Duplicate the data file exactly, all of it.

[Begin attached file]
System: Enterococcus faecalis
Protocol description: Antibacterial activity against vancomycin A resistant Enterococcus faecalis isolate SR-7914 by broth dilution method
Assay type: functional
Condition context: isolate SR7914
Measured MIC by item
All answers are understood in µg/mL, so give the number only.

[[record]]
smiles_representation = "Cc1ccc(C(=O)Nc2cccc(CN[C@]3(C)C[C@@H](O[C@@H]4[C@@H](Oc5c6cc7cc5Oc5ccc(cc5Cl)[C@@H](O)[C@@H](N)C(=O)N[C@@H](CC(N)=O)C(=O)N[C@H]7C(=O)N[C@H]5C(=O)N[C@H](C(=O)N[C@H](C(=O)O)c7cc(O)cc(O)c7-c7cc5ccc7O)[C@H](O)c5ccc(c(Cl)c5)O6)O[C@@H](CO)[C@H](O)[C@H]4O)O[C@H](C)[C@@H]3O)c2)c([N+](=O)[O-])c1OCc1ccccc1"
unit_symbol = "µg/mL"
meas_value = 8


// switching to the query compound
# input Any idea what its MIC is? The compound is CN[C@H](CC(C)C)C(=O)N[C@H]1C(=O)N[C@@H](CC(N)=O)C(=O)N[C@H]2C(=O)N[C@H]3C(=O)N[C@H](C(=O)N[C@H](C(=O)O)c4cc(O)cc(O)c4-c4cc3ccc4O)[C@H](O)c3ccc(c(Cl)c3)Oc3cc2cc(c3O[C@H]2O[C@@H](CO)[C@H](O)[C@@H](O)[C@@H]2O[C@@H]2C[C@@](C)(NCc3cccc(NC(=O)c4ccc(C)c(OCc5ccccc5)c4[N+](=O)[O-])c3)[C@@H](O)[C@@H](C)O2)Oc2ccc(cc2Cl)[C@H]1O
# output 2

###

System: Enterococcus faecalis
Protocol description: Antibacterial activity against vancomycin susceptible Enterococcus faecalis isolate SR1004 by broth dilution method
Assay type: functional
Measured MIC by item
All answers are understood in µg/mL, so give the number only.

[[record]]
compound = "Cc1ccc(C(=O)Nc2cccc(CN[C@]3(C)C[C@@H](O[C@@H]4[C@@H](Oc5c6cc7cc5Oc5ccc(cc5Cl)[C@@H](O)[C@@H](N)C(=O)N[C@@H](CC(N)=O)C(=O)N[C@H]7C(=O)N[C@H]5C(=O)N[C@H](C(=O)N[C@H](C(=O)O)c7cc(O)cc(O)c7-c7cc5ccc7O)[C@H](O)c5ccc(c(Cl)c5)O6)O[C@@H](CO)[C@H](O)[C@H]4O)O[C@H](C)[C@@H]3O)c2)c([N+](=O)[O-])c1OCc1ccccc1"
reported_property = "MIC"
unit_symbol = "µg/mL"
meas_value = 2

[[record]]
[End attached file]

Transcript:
System: Enterococcus faecalis
Protocol description: Antibacterial activity against vancomycin A resistant Enterococcus faecalis isolate SR-7914 by broth dilution method
Assay type: functional
Condition context: isolate SR7914
Measured MIC by item
All answers are understood in µg/mL, so give the number only.

[[record]]
smiles_representation = "Cc1ccc(C(=O)Nc2cccc(CN[C@]3(C)C[C@@H](O[C@@H]4[C@@H](Oc5c6cc7cc5Oc5ccc(cc5Cl)[C@@H](O)[C@@H](N)C(=O)N[C@@H](CC(N)=O)C(=O)N[C@H]7C(=O)N[C@H]5C(=O)N[C@H](C(=O)N[C@H](C(=O)O)c7cc(O)cc(O)c7-c7cc5ccc7O)[C@H](O)c5ccc(c(Cl)c5)O6)O[C@@H](CO)[C@H](O)[C@H]4O)O[C@H](C)[C@@H]3O)c2)c([N+](=O)[O-])c1OCc1ccccc1"
unit_symbol = "µg/mL"
meas_value = 8


// switching to the query compound
# input Any idea what its MIC is? The compound is CN[C@H](CC(C)C)C(=O)N[C@H]1C(=O)N[C@@H](CC(N)=O)C(=O)N[C@H]2C(=O)N[C@H]3C(=O)N[C@H](C(=O)N[C@H](C(=O)O)c4cc(O)cc(O)c4-c4cc3ccc4O)[C@H](O)c3ccc(c(Cl)c3)Oc3cc2cc(c3O[C@H]2O[C@@H](CO)[C@H](O)[C@@H](O)[C@@H]2O[C@@H]2C[C@@](C)(NCc3cccc(NC(=O)c4ccc(C)c(OCc5ccccc5)c4[N+](=O)[O-])c3)[C@@H](O)[C@@H](C)O2)Oc2ccc(cc2Cl)[C@H]1O
# output 2

###

System: Enterococcus faecalis
Protocol description: Antibacterial activity against vancomycin susceptible Enterococcus faecalis isolate SR1004 by broth dilution method
Assay type: functional
Measured MIC by item
All answers are understood in µg/mL, so give the number only.

[[record]]
compound = "Cc1ccc(C(=O)Nc2cccc(CN[C@]3(C)C[C@@H](O[C@@H]4[C@@H](Oc5c6cc7cc5Oc5ccc(cc5Cl)[C@@H](O)[C@@H](N)C(=O)N[C@@H](CC(N)=O)C(=O)N[C@H]7C(=O)N[C@H]5C(=O)N[C@H](C(=O)N[C@H](C(=O)O)c7cc(O)cc(O)c7-c7cc5ccc7O)[C@H](O)c5ccc(c(Cl)c5)O6)O[C@@H](CO)[C@H](O)[C@H]4O)O[C@H](C)[C@@H]3O)c2)c([N+](=O)[O-])c1OCc1ccccc1"
reported_property = "MIC"
unit_symbol = "µg/mL"
meas_value = 2

[[record]]